Waiting for the Dawn

 In Short Fiction, Stories

On Eris 7, the stinging tide comes just after the spring storms. The rough waves rush and roil the plankton into an angry, blue phosphorescence; the plankton attracts the jellyfish and the jellyfish the calmar géant, the giant squid with tentacles of fifty meters or more. No Erisien will risk the glowing waters, not unless they’re very foolish, brave, or desperate.

I push my toes deeper into the black sand and watch the waves claw at the shore. The sand burns, even dry, but I don’t care. Atë, Eris’ smallest moon, rises above the horizon. She gives little enough light, but her larger sibling, Lethe, is still in her dark phase; if I squint, I can just see a thin sickle over the Cathedral Stones. A few people sit there, waiting, as I do. Soon we are rewarded. The waves reach the sea organ, carved into the obsidian by some alien race long ago, and its mournful, sighing song trembles in the night air.

Margot’s ring is cool against my chest. I pull it out by its golden chain. The inscription’s almost gone, but I can feel it, a roughness inside the platinum band: Forever, Raoul. It’s been a year to the day since she disappeared, leaving behind only a pair of running shoes and footprints leading into the glowing surf.

The Gendarmes searched, of course, sent in their armored, hollow hydronauts, who don’t fear plankton burn or the giant squids’ tentacles. Thirty-six hours later, the machines rose from the surf, skin corroded and scarred, all empty-handed but one; swaying in the surf, it bent down in a smooth mechanical motion and retrieved something from the roiling water. Once it reached the shore, it bowed and handed me the ring on a chain. Margot always wore it like that when she went for a swim. The waves swallowed her footprints long ago, but I still have the ring. The gendarmes never returned the running shoes.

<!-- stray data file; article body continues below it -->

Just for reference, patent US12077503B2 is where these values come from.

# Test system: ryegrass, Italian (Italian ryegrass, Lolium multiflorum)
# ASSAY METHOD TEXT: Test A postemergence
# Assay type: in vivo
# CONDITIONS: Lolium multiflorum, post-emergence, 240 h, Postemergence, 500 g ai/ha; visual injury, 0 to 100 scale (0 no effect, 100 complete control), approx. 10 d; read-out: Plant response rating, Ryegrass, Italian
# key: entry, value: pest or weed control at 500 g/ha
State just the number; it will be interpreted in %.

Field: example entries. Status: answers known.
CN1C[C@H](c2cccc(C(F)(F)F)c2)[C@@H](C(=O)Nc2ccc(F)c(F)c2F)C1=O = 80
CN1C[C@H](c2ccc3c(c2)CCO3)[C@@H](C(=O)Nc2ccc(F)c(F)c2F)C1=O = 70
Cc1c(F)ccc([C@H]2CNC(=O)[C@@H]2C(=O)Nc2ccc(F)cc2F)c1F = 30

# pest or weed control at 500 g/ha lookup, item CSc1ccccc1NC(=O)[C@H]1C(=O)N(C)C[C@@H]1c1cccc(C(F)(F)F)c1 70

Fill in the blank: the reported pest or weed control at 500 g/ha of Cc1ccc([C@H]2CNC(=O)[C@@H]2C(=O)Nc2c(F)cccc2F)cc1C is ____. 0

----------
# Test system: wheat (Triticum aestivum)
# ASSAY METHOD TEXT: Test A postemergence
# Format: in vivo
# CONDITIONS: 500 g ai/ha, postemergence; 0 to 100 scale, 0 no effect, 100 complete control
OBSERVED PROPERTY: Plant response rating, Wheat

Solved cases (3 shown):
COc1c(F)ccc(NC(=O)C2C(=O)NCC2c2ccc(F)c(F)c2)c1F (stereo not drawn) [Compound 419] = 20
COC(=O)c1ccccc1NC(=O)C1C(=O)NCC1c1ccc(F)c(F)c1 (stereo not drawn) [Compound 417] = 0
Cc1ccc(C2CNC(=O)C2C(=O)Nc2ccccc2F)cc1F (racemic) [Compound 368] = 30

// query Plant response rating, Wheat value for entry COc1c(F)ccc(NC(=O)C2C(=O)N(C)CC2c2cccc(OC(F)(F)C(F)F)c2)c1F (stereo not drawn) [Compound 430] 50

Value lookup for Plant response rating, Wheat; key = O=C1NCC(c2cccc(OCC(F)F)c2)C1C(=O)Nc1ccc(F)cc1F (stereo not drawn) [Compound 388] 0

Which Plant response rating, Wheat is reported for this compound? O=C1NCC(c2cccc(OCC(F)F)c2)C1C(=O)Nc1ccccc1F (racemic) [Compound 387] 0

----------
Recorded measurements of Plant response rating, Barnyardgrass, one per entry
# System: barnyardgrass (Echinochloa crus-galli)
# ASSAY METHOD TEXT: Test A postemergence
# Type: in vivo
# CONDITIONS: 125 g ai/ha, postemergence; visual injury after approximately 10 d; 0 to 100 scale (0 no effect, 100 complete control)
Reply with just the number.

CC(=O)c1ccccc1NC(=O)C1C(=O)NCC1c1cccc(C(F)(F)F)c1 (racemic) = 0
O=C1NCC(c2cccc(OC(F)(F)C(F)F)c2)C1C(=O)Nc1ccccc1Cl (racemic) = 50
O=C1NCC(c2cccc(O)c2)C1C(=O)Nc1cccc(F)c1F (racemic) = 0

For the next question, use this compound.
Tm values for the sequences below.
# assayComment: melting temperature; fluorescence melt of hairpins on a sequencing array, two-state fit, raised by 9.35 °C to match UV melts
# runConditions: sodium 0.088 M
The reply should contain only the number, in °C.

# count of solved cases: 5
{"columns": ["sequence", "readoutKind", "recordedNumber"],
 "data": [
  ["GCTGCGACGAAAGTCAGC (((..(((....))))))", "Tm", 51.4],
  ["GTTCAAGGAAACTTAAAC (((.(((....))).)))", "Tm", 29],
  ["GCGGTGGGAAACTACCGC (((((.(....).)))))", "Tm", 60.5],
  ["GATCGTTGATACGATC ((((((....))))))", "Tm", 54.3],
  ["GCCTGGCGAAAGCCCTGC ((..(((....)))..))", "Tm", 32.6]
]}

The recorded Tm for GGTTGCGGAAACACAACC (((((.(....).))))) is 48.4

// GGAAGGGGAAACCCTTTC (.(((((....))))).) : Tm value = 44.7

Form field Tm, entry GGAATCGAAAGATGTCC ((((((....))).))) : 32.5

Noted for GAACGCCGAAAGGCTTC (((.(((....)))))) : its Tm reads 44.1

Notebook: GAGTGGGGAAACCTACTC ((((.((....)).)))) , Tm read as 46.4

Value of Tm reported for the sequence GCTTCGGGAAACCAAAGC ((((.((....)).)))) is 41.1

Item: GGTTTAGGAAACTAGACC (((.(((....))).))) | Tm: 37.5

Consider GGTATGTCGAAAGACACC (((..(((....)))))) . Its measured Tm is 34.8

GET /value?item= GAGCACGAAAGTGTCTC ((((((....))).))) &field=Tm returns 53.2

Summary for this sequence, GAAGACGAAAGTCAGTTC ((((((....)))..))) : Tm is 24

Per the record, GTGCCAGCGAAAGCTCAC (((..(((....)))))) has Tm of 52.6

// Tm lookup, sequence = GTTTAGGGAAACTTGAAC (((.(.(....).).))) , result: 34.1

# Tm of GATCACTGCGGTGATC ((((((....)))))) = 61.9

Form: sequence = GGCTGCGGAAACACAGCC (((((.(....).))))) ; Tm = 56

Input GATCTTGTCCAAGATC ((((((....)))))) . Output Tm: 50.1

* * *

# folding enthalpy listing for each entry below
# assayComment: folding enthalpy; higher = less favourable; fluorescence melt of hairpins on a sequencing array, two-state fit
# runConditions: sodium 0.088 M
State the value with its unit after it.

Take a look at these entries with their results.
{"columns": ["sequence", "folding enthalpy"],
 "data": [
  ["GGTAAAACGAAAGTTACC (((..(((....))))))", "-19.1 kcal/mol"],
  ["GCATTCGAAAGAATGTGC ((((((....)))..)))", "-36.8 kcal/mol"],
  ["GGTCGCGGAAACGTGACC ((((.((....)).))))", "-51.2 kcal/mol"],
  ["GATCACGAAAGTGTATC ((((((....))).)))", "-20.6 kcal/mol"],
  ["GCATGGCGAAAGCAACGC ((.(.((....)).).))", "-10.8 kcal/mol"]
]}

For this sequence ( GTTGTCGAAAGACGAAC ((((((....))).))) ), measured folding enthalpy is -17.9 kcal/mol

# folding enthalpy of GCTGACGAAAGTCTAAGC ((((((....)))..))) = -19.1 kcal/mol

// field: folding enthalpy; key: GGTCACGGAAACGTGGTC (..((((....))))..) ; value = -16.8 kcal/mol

Sometimes the world falls in the blink of an eye, and sometimes it erodes away, slowly. Did she cast my ring away, or did the waves rip it from her? I wish they hadn’t found it. At least then I could believe a part of me remained with her. Reckless, I walk until wet sand shivers under my feet and pull my arm back to cast the ring into the waves. Once, twice, thrice I try, but my arm falls. I can’t. I slip the chain back around my neck, turn my back to the sea, and search for my lone pair of shoes in the sand.

#

The streets of Bonne-Espérance are paved with smooth stones from the sea. The first Terran pilgrims built it on the ruins of an ancient alien civilization. Their cities are mostly rubble now, but the buildings that remain look like giant conch shells stuck to each other at strange angles, with spiraling columns that reach for the sky like tentacles from their dark maws. My footsteps shatter the silence, fade into whispers in their queer, alien halls. A few tourists pass me, laughing too loudly. A many-limbed alien in temple robes snorts at them, its compound eyes narrowing.